How is your composting experience going?




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Little House on the Prairie Babble December 30, 2009

Filed under: Uncategorized — MindfulMerchant @ 6:58 pm


prairie3 Eventually I had to talk Prairie talk…it was only a matter of time.

I discover through years of friendship (and sometimes-red wine) that I know many people who grew up watching Little House on the Prairie and are closeted fans. This kinship runs deep, not obvious by our wearing of bonnets, lemon verbena perfume, or our distain for the name Nelly. It is our ability to quote verbatim Charles Ingalls and an odd yearning to write with chalk. We also share fears of falling down a well or waking up yelling, “I can’t see Pa!” If you did not grow up wishing you lived in Walnut Grove then you probably will not appreciate this post.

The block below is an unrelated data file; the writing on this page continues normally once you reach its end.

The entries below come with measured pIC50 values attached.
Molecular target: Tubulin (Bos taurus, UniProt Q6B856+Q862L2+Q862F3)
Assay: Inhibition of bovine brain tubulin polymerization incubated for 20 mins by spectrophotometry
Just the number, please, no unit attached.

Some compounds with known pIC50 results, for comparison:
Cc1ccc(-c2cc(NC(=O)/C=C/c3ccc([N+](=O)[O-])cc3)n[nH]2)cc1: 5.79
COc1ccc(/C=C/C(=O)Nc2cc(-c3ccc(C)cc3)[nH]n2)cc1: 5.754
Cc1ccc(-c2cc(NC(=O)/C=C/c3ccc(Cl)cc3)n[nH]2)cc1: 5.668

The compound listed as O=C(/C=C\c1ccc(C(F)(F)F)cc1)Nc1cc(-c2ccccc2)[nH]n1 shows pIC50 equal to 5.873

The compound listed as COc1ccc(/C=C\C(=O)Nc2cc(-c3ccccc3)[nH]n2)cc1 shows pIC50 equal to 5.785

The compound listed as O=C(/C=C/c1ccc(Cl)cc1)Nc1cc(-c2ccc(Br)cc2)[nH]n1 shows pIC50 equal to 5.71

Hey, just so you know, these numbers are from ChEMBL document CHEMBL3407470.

Planning my New Year’s resolutions for 2010, I decided to turn to the Little House for my inspiration and ask the question “What would Ma or Pa Ingalls do in our home?” Here is what I have come up with….

  • I am going to use a broom and sweep more instead of hauling out the vacuum for every little mess.
  • I will use cloths to clean and wipe up spills. I think I can fashion some out of old clothing too worn to donate.
  • I will try to cook and bake things from scratch and move away from buying processed stuff.
  • We are going to plant a vegetable garden this spring and live off the land. Actually…from whatever we can grow in containers on the patio.